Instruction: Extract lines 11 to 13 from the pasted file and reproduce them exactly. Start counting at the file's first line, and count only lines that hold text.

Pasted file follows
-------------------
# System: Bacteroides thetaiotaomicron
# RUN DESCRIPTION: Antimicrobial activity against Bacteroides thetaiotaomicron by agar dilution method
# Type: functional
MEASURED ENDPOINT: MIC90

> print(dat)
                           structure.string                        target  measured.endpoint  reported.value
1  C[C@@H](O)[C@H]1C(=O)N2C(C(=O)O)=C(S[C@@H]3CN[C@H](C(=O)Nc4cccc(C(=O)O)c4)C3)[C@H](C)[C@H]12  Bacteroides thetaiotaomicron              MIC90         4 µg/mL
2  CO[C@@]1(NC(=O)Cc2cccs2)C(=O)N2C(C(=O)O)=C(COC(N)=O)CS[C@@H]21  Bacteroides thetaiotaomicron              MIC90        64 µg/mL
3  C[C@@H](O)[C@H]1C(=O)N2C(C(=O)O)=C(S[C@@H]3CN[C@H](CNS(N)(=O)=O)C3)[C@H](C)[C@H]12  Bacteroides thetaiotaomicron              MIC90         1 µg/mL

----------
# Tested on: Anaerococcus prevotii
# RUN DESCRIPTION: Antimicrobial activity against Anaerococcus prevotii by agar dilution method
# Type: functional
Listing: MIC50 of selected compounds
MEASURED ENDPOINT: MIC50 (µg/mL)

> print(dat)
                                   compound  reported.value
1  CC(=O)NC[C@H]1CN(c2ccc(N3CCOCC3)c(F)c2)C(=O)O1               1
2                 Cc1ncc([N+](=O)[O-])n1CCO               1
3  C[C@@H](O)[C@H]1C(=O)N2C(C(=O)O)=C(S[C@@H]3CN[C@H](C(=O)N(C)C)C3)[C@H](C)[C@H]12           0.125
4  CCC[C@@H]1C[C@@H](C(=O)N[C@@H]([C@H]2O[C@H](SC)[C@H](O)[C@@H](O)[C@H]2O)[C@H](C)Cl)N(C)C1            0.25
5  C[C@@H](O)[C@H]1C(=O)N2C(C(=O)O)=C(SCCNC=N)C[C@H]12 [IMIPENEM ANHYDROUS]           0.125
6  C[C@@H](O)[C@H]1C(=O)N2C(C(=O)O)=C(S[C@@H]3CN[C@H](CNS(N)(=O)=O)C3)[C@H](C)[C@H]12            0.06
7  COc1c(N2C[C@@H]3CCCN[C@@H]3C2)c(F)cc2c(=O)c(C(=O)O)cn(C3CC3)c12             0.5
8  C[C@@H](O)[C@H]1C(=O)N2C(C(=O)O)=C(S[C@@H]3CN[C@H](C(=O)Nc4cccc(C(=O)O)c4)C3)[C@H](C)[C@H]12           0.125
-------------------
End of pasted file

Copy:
# Tested on: Anaerococcus prevotii
# RUN DESCRIPTION: Antimicrobial activity against Anaerococcus prevotii by agar dilution method
# Type: functional